Biomechanical evaluation of internal and external hexagon platform switched implant-abutment connections: An in vitro laboratory and three-dimensional finite element analysis

Abstract

Objectives

The aim of this study was to assess the effect of abutment’s diameter shifting on reliability and stress distribution within the implant-abutment connection for internal and external hexagon implants. The postulated hypothesis was that platform-switched implants would result in increased stress concentration within the implant-abutment connection, leading to the systems’ lower reliability.

Methods

Eighty-four implants were divided in four groups ( n = 21): REG-EH and SWT-EH (regular and switched-platform implants with external connection, respectively); REG-IH and SWT-IH (regular and switched-platform implants with internal connection, respectively). The corresponding abutments were screwed to the implants and standardized maxillary central incisor metal crowns were cemented and subjected to step-stress accelerated life testing. Use-level probability Weibull curves and reliability were calculated. Four finite element models reproducing the characteristics of specimens used in laboratory testing were created. The models were full constrained on the bottom and lateral surface of the cylinder of acrylic resin and one 30° off-axis load (300 N) was applied on the lingual side of the crown (close to the incisal edge) in order to evaluate the stress distribution ( s vM ) within the implant-abutment complex.

Results

The Beta values for groups SWT-EH (1.31), REG-EH (1.55), SWT-IH (1.83) and REG-IH (1.82) indicated that fatigue accelerated the failure of all groups. The higher levels of σ vM within the implant-abutment connection observed for platform-switched implants (groups SWT-EH and SWT-IH) were in agreement with the lower reliability observed for the external hex implants, but not for the internal hex implants. The reliability 90% confidence intervals (50,000 cycles at 300 N) were 0.53(0.33–0.70), 0.93(0.80–0.97), 0.99(0.93–0.99) and 0.99(0.99–1.00), for the SWT-EH, REG-EH, SWT-IH, and REH-IH, respectively.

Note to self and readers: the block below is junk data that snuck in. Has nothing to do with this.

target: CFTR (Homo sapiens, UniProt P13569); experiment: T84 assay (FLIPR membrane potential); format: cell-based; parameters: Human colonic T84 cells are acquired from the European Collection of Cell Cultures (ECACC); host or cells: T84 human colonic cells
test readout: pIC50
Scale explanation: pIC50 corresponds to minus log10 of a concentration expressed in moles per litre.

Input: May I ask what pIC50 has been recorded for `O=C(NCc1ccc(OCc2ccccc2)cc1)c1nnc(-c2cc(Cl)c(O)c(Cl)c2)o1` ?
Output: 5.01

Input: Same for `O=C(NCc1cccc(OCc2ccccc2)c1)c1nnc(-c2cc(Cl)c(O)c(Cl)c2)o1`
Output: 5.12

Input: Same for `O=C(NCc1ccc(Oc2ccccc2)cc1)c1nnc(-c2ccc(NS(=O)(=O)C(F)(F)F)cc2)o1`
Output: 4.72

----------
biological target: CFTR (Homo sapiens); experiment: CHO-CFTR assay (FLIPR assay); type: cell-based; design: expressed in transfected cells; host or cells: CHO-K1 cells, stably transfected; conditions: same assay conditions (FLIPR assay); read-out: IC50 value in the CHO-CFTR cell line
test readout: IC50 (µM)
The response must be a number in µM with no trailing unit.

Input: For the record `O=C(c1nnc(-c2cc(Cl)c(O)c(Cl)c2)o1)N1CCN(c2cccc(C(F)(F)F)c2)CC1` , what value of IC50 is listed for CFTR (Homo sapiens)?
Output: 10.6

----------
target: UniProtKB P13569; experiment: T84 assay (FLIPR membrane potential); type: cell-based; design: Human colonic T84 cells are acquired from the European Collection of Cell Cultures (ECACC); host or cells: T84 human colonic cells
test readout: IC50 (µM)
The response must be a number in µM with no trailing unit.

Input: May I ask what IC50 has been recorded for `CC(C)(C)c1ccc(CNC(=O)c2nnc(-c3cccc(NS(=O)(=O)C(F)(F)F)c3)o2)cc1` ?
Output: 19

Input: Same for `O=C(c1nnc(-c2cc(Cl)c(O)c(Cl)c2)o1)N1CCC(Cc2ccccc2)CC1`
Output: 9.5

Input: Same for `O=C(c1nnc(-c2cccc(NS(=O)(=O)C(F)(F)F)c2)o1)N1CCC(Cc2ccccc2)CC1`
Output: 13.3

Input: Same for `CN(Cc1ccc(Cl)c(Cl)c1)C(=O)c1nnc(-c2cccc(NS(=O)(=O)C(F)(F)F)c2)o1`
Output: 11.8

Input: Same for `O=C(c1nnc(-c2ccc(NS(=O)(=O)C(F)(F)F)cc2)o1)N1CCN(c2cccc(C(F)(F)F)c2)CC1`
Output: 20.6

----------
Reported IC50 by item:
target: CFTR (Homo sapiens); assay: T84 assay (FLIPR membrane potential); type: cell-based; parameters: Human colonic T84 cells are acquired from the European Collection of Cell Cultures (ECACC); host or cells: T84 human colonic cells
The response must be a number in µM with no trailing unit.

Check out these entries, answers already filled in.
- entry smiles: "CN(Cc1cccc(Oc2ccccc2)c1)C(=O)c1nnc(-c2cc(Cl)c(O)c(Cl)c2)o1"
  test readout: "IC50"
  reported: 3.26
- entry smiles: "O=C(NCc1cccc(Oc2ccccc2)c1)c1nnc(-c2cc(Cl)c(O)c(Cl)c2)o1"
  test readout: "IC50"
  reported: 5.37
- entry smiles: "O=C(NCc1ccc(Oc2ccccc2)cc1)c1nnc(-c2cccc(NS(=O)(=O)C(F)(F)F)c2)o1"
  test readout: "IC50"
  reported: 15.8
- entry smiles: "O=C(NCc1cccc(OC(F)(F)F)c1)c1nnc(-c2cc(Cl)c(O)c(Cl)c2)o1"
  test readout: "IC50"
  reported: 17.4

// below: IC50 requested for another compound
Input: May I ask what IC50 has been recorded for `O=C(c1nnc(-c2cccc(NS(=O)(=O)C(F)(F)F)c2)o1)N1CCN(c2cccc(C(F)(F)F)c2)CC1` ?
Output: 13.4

Significance

The postulated hypothesis was partially accepted. The higher levels of stress observed within implant-abutment connection when reducing abutment diameter (cross-sectional area) resulted in lower reliability for external hex implants, but not for internal hex implants.

Introduction

In the first year after implant insertion and loading, early peri-implant bone loss commonly leads to a reduction in bone height, shown to vary as a function of quality and quantity of bone, implant and abutment designs, implant’s surface structure, insertion depths, arch region, and other factors . An attempt to hinder this process has resulted in the development of the platform switching concept, which consists in use of an abutment of smaller diameter connected to a implant of larger diameter. This connection shifts the perimeter of the implant-abutment junction inward towards the central axis (the middle of the implant), potentially improving the distribution of forces and placing the implant-abutment gap away from the peri-implant bone . It has been suggested that the inward shift of the implant-abutment gap may physically minimize the impact of the inflammatory cell infiltrate in the peri implant tissues, potentially reducing bone loss .

From a biomechanical perspective, previous in vitro studies have shown reduced levels of stress on peri-implant bone in platform-switched implants relative to matched implant-abutment diameters. Such potential for crestal bone level preservation has been shown in animal and clinical studies .